October 28th, 2011


Still telling the story for the first time

Got a call from a clergy colleague this morning with a Scouting question. The Scoutmaster of their church's troop had been charged with battery against his son -- a domestic abuse case. He had asked the leader to take a leave of absence until resolution of the charges. He wanted to know what else he should do, and why the local Scout Council hadn't done anything about it.

I replied that it was his church's troop, and he didn't need the Council's say-so to suspend a leader. I also told him the Council probably didn't know about the issue yet. (Somebody's got to tell them, remember. They aren't omniscient, and they don't deal in rumors.) We went on to talk about the legal position of a BSA unit in a local church. He was surprised to find out that their troop was legally as much theirs as their youth fellowship or Sunday school.

Keep in mind that my colleague is right about my age. We were ordained about the same time. And he's been a District Superintendent, so he's dealt with all kinds of legal issues and personnel issues and what-all as the supervisor for scores of churches and pastors. He's conscientious and smart. And I'm sure he'll do the right thing now. But the thing that saddens me (it used to blow my mind, but I've seen it too often) is that he's just now finding out how BSA units and local churches interface.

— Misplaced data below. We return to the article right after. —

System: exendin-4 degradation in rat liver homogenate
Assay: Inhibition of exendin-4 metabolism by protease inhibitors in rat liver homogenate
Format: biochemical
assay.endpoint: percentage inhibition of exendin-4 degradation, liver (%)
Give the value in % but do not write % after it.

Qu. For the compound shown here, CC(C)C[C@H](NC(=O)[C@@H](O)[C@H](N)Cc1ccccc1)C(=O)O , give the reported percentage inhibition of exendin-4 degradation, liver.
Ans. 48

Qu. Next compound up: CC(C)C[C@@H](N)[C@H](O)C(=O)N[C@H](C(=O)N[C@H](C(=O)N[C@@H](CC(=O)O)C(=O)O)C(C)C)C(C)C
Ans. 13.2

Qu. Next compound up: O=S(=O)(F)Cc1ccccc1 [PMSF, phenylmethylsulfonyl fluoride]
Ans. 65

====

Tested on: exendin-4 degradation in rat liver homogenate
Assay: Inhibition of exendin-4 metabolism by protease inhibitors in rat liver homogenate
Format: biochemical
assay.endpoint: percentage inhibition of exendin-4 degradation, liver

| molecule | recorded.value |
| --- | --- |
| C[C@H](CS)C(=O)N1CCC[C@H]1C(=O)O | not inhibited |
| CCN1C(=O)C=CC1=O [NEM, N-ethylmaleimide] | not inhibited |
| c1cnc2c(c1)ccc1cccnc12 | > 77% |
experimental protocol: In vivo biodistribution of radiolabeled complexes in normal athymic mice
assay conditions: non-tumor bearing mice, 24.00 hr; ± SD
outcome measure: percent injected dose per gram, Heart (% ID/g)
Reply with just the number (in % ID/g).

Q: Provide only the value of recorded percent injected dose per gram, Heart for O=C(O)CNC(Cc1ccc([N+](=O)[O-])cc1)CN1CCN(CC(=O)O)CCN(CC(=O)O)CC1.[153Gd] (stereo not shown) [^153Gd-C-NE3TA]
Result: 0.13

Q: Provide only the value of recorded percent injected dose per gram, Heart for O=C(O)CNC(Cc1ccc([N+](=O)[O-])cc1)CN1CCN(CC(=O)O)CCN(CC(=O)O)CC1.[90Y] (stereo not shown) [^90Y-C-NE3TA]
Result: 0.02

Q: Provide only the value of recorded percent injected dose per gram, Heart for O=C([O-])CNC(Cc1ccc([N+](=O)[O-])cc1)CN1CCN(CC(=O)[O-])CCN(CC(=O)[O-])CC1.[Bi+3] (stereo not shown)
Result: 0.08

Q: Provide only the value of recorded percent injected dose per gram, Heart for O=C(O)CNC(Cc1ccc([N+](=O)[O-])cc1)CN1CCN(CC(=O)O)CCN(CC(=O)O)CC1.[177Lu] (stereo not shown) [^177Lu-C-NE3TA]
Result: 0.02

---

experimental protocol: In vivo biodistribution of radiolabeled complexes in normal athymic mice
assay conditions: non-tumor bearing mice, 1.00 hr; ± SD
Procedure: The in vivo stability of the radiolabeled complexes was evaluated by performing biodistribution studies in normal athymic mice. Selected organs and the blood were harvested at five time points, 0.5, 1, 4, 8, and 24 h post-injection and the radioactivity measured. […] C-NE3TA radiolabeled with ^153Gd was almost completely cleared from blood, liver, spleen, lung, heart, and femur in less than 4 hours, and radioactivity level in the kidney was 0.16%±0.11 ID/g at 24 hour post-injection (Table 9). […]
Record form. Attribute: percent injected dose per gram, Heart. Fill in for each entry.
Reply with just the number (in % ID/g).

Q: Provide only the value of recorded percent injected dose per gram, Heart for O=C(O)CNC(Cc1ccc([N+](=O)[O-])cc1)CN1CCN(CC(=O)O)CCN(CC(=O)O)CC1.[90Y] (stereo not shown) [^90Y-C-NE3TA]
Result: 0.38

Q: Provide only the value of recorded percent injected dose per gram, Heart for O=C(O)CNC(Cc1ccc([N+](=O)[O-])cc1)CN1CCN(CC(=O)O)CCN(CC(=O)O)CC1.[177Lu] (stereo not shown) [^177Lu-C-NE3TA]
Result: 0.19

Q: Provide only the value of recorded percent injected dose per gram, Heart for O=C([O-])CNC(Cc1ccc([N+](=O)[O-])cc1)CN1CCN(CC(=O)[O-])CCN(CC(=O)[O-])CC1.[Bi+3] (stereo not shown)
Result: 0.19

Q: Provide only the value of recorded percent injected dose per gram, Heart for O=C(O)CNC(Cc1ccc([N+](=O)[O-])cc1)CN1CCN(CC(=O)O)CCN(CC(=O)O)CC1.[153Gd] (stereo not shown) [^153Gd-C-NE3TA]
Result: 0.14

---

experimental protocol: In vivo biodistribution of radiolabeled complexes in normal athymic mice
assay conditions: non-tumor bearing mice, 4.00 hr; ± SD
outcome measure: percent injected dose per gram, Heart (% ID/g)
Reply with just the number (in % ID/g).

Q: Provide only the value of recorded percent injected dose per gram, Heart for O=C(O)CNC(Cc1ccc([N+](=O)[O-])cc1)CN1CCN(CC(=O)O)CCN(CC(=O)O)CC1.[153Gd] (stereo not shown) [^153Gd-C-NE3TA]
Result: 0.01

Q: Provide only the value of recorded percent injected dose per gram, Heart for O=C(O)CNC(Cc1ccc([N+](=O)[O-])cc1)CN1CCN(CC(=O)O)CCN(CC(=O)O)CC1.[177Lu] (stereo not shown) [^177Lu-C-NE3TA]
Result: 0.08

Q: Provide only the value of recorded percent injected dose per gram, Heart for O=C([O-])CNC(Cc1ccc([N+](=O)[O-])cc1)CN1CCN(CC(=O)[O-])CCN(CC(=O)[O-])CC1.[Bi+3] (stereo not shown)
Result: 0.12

When I say (re: Scouting ministry) that we have a massive need to retrain clergy, this is what I'm talking about. I've been doing Scouting as ministry from a clergy perspective for thirty years now, and I'm still telling the story for the first time to other clergy, even those with 20, 30, or more years of pastoral experience.

Doctah, doctah, gimme da news

I had my annual visit with my cardiologist this morning. And why do I even have a cardiologist, you ask? Well, in January of 2010, I was lying on a gurney with an IV in my arm, waiting for sinus surgery to start, when the ENT surgeon came out and informed me he was sending me home. My EKG said I'd had a heart attack and the anesthesiologist wouldn't proceed until I'd been thoroughly checked out. I was subsequently gone over with a fine-tooth comb and cleared for surgery. And Philmont. And I've had a cardiologist ever since.

Said heart doc finally explained to me why my EKG says I've had a heart attack (actually, two, according to the graphs), but he says I haven't. My heart is probably rotated within my chest a bit, which causes the leads on the EKG machine to pick up signals that make it look as though I've had some problems, when in fact I never have.

In other news, my cholesterol is perfect. My weight is okay, but I'd like to lose 15 pounds. My weight goes up and down in a seasonal pattern; right now, I'm trying to hold it down so I don't have as much to lose next spring in order to go to Philmont. My BP is a wee bit high, so we're going to try adjusting current medication for 2-3 weeks and see if that doesn't make it better. If it doesn't, he'll prescribe something to bring it down. But really, I can't imagine a much better report for a man of my age.